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Prepper Complacency: What do I do now?

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One question that I commonly get is “I have everything I think I need.What do I do now?”  There are several things that veteran preppers can do once they become fully supplied.

1.  Review your gear.

Go through your stuff.  Check your gear.Needs change over time with new gear options and more knowledge.  Make sure that clothing and other seasonal gear have been swapped out, depending on the time of the year.  Check for anything that might have gotten damaged and needs replaced.  Check stock levels and adjust as necessary.  Check expiration dates on food and adjust your menu so that your food rotation remains on schedule.

2.  Practice your skills

Spend time at the shooting range so that you remain proficient with your firearms.  Practice field fabrication such as building a suitable water filter from whatever is lying around the house.  Forage around the backyard and build a shelter.  Practice your fire-building skills in the fireplace or cast iron stove.

Have a bug-in weekend.  Shut off the main electrical breaker to your house.  Make sure that you know how to do this safely first.  Keep a strong eye on safety through the exercise.  This is an easy way to find the weak spots in your prepping.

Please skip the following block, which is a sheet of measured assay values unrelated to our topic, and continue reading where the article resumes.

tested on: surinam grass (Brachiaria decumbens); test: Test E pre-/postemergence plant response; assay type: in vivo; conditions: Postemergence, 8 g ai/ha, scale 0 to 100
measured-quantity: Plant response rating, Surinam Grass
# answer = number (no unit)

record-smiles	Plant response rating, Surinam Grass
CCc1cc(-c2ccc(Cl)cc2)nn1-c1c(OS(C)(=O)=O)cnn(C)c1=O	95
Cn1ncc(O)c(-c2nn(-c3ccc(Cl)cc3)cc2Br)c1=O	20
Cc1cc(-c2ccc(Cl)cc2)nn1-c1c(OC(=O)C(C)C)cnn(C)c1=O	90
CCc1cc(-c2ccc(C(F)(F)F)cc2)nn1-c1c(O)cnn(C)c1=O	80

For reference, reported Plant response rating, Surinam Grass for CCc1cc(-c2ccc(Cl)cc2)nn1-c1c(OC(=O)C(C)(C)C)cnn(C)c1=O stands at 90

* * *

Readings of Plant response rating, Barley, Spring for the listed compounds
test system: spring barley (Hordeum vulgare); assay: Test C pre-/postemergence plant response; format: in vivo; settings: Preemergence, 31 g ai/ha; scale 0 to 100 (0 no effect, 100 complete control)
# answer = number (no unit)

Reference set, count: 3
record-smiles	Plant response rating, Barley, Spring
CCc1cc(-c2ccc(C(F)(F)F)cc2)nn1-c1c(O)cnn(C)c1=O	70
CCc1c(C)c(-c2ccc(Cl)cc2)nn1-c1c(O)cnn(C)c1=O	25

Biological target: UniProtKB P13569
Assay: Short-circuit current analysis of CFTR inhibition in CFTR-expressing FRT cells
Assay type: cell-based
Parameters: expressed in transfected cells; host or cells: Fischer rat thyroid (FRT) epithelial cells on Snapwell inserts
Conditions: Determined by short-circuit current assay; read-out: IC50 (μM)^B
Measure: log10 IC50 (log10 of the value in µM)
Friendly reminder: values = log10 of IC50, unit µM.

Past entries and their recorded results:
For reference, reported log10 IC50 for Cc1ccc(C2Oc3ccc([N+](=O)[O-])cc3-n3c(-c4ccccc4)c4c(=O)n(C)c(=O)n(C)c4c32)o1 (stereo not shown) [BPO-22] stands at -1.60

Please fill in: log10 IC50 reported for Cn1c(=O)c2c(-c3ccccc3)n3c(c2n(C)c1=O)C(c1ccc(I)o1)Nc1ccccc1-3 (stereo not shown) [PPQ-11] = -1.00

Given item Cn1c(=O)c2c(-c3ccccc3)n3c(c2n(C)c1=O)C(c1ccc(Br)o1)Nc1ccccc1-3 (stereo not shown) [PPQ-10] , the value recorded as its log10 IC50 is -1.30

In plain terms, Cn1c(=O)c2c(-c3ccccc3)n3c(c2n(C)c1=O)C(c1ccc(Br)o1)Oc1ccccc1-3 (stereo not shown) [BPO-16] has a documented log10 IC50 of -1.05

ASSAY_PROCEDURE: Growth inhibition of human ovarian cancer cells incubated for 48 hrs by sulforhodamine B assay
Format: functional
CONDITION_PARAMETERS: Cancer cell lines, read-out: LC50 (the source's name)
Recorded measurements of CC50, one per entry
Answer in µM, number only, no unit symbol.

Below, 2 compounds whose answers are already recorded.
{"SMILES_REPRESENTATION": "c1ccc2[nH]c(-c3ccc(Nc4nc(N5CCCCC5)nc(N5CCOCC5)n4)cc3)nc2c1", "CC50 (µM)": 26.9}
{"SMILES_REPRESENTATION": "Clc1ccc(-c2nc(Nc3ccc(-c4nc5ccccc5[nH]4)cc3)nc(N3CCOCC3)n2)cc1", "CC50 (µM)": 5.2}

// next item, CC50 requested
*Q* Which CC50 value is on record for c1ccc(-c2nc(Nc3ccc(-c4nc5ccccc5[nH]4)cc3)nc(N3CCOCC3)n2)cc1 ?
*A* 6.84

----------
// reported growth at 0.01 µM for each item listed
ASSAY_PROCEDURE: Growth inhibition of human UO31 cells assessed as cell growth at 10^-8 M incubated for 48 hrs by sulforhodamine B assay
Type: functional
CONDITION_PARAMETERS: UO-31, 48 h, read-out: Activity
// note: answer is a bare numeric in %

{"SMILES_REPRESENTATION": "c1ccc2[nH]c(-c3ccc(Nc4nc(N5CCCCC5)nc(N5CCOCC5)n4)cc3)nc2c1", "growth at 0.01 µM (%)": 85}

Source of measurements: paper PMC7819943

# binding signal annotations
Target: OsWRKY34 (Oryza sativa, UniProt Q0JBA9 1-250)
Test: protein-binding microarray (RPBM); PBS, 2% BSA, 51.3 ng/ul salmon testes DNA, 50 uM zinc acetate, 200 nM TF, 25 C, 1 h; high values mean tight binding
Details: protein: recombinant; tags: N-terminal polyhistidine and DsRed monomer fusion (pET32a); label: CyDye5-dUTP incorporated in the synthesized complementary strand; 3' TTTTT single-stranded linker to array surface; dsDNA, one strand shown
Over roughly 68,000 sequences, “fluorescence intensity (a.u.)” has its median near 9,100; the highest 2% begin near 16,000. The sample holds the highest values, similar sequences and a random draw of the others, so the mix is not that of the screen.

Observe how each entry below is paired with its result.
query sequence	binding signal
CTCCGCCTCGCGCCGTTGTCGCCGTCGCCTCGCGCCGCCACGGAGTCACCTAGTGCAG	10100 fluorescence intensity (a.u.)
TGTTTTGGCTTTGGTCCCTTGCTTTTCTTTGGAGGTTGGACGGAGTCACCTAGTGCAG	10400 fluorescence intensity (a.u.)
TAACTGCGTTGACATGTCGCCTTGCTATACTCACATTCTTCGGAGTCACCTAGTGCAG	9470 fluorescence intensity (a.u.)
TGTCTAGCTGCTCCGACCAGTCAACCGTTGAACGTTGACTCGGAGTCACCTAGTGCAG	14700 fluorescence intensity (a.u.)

Practice your bug-out plan.  Measure how much time is takes to get to your bug-out location.  Spend the weekend camping with the family.

3.  Build community

Spend time strengthening the relationships with your family.  As you practice your skills, consider involving your children and spouse.  Do something nice for your neighbors.  Remember that relationships are a key piece of prepping that are commonly overlooked.

Renew or improve your spiritual life.  In a prolonged emergency situation, spiritual health often is the difference between life and death.

Get involved in the emergency preparedness of your broader community.  If the time is available, join a volunteer fire department.  Some communities participate in FEMA’s C.E.R.T. program.  Volunteer for service projects through a local church.  Serve the local food pantry.Get to know more people in the community.

Reach out.  Many people are just beginning to prep.  More will be coming on board in the next few months. They desperately need mentors to help them get ready faster.  Remember that each family that is prepared is one less that may need help when disaster strikes.



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